BI’s Article search uses Boolean search capabilities. If you are not familiar with these principles, here are some quick tips.
To search specifically for more than one word, put the search term in quotation marks. For example, “workers compensation”. This will limit your search to that combination of words.
To search for a combination of terms, use quotations and the & symbol. For example, “hurricane” & “loss”.
GRAND RAPIDS, Mich.—The American Civil Liberties Union said it will appeal a ruling by a federal judge who found that Wal-Mart Stores Inc. does not have to accommodate employees who are legally registered to use medical marijuana.
The case involves Joseph Casias, a 2008 associate of the year at a Battle Creek, Mich., Wal-Mart store who was fired after he tested positive for marijuana use following a knee injury.
Mr. Casias was legally registered to use marijuana to treat pain associated with an inoperable brain tumor and cancer. But he did not ingest the drug at work, according to the ACLU.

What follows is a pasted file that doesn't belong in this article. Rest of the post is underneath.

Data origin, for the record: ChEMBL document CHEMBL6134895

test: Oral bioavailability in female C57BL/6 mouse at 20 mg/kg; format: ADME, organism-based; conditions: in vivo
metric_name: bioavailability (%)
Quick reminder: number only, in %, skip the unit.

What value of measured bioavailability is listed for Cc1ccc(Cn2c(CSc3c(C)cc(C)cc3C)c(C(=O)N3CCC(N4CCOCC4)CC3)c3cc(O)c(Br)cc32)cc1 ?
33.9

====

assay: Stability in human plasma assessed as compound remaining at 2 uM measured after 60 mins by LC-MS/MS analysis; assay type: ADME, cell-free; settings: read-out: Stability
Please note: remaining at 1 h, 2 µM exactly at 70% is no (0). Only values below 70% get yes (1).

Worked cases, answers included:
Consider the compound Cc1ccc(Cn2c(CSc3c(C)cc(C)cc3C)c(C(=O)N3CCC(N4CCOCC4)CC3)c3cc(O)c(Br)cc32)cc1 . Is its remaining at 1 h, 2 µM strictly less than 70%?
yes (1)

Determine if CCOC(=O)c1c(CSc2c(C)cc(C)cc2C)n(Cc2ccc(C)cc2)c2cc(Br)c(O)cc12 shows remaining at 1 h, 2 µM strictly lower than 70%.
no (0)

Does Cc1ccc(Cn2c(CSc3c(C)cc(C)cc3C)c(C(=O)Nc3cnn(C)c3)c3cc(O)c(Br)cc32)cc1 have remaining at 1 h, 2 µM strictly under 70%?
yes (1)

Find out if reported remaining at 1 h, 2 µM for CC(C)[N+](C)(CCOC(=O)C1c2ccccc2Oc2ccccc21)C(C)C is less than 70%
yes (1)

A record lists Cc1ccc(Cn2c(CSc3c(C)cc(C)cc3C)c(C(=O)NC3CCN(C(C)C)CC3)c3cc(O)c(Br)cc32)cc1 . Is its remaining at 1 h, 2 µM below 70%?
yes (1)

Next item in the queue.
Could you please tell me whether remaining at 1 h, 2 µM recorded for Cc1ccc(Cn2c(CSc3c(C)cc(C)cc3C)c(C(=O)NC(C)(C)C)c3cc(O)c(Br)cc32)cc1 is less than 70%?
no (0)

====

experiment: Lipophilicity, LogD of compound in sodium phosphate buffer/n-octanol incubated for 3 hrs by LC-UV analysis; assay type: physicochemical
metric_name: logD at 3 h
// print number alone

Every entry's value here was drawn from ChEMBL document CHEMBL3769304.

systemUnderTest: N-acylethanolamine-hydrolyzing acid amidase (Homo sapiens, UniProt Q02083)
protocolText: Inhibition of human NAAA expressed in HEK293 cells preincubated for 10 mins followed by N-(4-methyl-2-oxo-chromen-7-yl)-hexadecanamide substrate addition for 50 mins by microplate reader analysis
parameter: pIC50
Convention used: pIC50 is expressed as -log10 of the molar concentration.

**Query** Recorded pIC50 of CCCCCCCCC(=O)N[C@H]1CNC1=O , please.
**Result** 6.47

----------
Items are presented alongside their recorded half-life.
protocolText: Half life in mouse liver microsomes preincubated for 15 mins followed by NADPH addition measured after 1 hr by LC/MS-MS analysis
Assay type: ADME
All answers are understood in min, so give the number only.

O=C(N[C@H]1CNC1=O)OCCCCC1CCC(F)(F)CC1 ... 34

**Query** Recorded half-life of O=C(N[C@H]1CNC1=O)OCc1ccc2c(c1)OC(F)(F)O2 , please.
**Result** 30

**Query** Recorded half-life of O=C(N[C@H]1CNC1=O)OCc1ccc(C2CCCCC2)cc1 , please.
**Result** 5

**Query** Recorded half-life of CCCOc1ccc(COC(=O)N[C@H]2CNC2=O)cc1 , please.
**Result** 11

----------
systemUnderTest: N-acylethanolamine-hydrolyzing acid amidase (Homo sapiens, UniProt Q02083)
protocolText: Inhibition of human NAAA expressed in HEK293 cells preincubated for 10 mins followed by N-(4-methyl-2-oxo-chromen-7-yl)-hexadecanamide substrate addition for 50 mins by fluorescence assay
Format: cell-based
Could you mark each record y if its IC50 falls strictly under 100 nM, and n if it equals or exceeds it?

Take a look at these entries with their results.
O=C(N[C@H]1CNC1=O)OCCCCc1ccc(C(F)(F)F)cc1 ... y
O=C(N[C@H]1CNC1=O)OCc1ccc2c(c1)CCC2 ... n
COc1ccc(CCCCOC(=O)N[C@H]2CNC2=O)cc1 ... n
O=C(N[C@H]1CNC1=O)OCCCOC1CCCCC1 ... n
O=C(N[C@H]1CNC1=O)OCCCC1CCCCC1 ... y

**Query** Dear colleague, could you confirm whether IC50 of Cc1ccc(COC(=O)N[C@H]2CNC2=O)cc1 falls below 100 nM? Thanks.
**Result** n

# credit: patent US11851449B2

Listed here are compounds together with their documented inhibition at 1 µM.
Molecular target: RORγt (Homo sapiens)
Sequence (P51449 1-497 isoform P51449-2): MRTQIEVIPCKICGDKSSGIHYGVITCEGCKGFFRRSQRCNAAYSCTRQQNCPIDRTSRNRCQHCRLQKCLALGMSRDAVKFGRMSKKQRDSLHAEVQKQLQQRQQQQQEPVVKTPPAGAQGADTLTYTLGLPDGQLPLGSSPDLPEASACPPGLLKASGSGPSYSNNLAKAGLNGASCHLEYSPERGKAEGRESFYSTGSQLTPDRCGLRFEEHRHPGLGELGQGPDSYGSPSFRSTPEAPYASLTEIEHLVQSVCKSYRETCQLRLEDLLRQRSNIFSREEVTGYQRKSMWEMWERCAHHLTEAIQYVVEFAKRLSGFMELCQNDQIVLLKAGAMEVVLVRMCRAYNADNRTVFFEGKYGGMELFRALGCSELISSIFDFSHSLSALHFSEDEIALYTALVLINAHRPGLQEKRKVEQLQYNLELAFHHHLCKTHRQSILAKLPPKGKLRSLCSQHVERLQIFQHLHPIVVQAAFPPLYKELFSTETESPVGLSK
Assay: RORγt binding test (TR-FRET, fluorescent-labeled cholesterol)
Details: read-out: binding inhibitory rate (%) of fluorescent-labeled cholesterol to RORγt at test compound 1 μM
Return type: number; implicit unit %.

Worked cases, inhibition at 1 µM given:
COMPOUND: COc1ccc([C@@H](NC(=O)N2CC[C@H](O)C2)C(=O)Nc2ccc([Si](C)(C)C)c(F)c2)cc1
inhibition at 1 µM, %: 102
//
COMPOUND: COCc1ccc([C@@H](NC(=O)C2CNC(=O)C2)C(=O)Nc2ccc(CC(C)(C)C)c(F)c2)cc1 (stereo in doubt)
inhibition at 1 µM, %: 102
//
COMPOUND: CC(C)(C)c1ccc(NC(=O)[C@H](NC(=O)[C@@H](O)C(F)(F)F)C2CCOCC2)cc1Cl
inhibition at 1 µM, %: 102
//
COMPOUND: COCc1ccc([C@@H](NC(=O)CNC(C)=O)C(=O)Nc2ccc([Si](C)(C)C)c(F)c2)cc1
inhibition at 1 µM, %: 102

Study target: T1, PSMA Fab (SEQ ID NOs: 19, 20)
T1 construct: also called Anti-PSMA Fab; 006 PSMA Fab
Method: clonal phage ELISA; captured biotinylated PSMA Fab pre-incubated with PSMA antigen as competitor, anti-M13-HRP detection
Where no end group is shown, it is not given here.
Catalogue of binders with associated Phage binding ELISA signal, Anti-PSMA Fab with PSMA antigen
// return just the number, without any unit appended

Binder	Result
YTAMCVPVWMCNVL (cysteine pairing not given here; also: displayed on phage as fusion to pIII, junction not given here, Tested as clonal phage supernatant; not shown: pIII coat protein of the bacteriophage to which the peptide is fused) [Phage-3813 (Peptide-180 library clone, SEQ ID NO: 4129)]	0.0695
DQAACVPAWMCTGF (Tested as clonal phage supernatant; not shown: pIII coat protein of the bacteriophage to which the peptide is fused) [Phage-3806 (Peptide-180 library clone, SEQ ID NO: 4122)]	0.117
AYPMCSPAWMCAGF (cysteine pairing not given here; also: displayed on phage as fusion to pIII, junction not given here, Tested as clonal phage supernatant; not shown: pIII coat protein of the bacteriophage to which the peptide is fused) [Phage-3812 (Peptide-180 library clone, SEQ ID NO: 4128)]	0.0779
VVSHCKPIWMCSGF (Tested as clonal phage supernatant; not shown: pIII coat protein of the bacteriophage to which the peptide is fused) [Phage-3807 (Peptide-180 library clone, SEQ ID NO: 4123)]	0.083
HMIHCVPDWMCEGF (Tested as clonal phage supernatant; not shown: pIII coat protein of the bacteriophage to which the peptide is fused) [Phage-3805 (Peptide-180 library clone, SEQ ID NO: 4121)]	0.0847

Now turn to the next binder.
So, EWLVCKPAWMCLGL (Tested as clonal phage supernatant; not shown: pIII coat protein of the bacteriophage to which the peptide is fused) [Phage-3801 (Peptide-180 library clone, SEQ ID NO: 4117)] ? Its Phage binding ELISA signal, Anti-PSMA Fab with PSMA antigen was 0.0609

In 2008, voters passed the Michigan Medical Marihuana Act, which the ACLU claims protects workers like Mr. Casias. But U.S. District Court Judge Robert J. Jonker said the law doesn't mandate that businesses accommodate employees.
The Feb. 11 ruling came after a recent finding by a Michigan magistrate, who said neither an employer nor the employer's workers compensation insurer is required to pay for medical marijuana that is reasonably necessary to treat an injured worker.